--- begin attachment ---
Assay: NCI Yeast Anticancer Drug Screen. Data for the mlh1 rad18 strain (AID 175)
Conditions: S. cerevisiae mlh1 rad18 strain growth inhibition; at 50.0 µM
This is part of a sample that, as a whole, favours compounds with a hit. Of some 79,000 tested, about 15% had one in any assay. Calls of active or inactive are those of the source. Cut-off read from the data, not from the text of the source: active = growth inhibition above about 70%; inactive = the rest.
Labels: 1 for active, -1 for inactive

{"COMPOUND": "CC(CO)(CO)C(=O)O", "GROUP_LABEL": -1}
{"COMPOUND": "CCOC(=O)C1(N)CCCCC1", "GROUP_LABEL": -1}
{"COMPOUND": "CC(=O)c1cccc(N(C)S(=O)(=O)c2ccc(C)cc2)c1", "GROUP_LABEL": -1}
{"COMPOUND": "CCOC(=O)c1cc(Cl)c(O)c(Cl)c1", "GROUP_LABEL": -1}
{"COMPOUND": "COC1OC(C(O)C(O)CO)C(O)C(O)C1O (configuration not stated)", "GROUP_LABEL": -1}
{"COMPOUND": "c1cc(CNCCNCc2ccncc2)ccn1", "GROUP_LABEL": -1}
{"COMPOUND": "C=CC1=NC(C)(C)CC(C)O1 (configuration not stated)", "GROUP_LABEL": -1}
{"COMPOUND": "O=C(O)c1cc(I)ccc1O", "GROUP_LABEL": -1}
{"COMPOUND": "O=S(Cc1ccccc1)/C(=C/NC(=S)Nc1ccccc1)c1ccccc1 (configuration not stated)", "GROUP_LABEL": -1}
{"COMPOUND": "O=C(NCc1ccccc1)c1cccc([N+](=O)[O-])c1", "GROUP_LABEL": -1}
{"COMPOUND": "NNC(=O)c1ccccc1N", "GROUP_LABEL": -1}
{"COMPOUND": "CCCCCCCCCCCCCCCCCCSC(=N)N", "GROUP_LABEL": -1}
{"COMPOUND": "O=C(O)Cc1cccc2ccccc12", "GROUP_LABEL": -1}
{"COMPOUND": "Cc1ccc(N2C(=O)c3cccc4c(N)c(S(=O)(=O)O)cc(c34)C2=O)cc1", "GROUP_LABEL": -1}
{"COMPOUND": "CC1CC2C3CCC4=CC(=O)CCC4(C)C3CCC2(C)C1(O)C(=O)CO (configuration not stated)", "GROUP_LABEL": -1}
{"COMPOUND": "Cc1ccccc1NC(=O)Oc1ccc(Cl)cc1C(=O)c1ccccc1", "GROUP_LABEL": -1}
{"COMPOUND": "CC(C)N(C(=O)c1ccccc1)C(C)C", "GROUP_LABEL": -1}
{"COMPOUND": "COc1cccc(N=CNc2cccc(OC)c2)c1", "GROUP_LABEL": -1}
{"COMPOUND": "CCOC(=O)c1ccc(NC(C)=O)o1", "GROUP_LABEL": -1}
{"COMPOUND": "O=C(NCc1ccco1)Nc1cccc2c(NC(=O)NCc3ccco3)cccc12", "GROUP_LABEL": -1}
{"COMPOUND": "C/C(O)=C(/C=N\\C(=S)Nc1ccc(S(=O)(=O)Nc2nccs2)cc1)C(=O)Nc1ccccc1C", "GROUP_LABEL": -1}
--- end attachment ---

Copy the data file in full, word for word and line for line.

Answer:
Assay: NCI Yeast Anticancer Drug Screen. Data for the mlh1 rad18 strain (AID 175)
Conditions: S. cerevisiae mlh1 rad18 strain growth inhibition; at 50.0 µM
This is part of a sample that, as a whole, favours compounds with a hit. Of some 79,000 tested, about 15% had one in any assay. Calls of active or inactive are those of the source. Cut-off read from the data, not from the text of the source: active = growth inhibition above about 70%; inactive = the rest.
Labels: 1 for active, -1 for inactive

{"COMPOUND": "CC(CO)(CO)C(=O)O", "GROUP_LABEL": -1}
{"COMPOUND": "CCOC(=O)C1(N)CCCCC1", "GROUP_LABEL": -1}
{"COMPOUND": "CC(=O)c1cccc(N(C)S(=O)(=O)c2ccc(C)cc2)c1", "GROUP_LABEL": -1}
{"COMPOUND": "CCOC(=O)c1cc(Cl)c(O)c(Cl)c1", "GROUP_LABEL": -1}
{"COMPOUND": "COC1OC(C(O)C(O)CO)C(O)C(O)C1O (configuration not stated)", "GROUP_LABEL": -1}
{"COMPOUND": "c1cc(CNCCNCc2ccncc2)ccn1", "GROUP_LABEL": -1}
{"COMPOUND": "C=CC1=NC(C)(C)CC(C)O1 (configuration not stated)", "GROUP_LABEL": -1}
{"COMPOUND": "O=C(O)c1cc(I)ccc1O", "GROUP_LABEL": -1}
{"COMPOUND": "O=S(Cc1ccccc1)/C(=C/NC(=S)Nc1ccccc1)c1ccccc1 (configuration not stated)", "GROUP_LABEL": -1}
{"COMPOUND": "O=C(NCc1ccccc1)c1cccc([N+](=O)[O-])c1", "GROUP_LABEL": -1}
{"COMPOUND": "NNC(=O)c1ccccc1N", "GROUP_LABEL": -1}
{"COMPOUND": "CCCCCCCCCCCCCCCCCCSC(=N)N", "GROUP_LABEL": -1}
{"COMPOUND": "O=C(O)Cc1cccc2ccccc12", "GROUP_LABEL": -1}
{"COMPOUND": "Cc1ccc(N2C(=O)c3cccc4c(N)c(S(=O)(=O)O)cc(c34)C2=O)cc1", "GROUP_LABEL": -1}
{"COMPOUND": "CC1CC2C3CCC4=CC(=O)CCC4(C)C3CCC2(C)C1(O)C(=O)CO (configuration not stated)", "GROUP_LABEL": -1}
{"COMPOUND": "Cc1ccccc1NC(=O)Oc1ccc(Cl)cc1C(=O)c1ccccc1", "GROUP_LABEL": -1}
{"COMPOUND": "CC(C)N(C(=O)c1ccccc1)C(C)C", "GROUP_LABEL": -1}
{"COMPOUND": "COc1cccc(N=CNc2cccc(OC)c2)c1", "GROUP_LABEL": -1}
{"COMPOUND": "CCOC(=O)c1ccc(NC(C)=O)o1", "GROUP_LABEL": -1}
{"COMPOUND": "O=C(NCc1ccco1)Nc1cccc2c(NC(=O)NCc3ccco3)cccc12", "GROUP_LABEL": -1}
{"COMPOUND": "C/C(O)=C(/C=N\\C(=S)Nc1ccc(S(=O)(=O)Nc2nccs2)cc1)C(=O)Nc1ccccc1C", "GROUP_LABEL": -1}